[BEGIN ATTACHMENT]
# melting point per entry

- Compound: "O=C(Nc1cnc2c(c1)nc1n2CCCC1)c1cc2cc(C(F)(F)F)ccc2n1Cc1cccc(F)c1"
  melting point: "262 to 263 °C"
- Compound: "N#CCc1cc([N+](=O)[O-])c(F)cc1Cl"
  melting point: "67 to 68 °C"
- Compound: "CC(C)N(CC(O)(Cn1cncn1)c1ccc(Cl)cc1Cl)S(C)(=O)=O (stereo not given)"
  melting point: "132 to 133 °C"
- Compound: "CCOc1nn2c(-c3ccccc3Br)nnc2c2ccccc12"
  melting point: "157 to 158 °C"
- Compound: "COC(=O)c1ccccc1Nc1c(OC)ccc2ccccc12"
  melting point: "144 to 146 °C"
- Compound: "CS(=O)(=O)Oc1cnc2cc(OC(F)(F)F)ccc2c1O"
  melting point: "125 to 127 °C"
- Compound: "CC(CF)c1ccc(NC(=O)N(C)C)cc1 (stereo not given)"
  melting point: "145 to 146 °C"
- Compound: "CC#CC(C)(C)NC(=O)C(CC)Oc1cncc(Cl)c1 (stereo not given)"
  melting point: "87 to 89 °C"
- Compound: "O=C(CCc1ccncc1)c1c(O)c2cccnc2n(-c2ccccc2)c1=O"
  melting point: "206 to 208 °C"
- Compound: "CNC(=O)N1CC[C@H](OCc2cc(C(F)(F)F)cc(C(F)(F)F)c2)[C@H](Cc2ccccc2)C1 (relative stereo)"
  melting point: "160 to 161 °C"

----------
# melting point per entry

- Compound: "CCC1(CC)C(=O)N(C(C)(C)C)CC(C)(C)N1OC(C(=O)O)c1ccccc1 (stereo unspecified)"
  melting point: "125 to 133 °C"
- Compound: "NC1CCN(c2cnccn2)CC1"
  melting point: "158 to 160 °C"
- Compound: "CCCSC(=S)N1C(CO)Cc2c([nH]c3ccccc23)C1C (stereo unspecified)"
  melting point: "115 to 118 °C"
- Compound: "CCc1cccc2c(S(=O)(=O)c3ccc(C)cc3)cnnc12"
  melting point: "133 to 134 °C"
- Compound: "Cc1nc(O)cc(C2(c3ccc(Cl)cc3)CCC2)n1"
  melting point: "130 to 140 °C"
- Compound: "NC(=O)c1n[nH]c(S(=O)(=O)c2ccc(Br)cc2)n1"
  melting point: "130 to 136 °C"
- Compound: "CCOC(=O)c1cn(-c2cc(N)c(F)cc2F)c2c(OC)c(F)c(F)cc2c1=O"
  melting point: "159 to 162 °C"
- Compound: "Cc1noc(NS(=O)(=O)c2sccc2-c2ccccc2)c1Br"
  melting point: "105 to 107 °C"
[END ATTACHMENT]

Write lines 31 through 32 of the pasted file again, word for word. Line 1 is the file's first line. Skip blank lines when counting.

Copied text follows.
  melting point: "133 to 134 °C"
- Compound: "Cc1nc(O)cc(C2(c3ccc(Cl)cc3)CCC2)n1"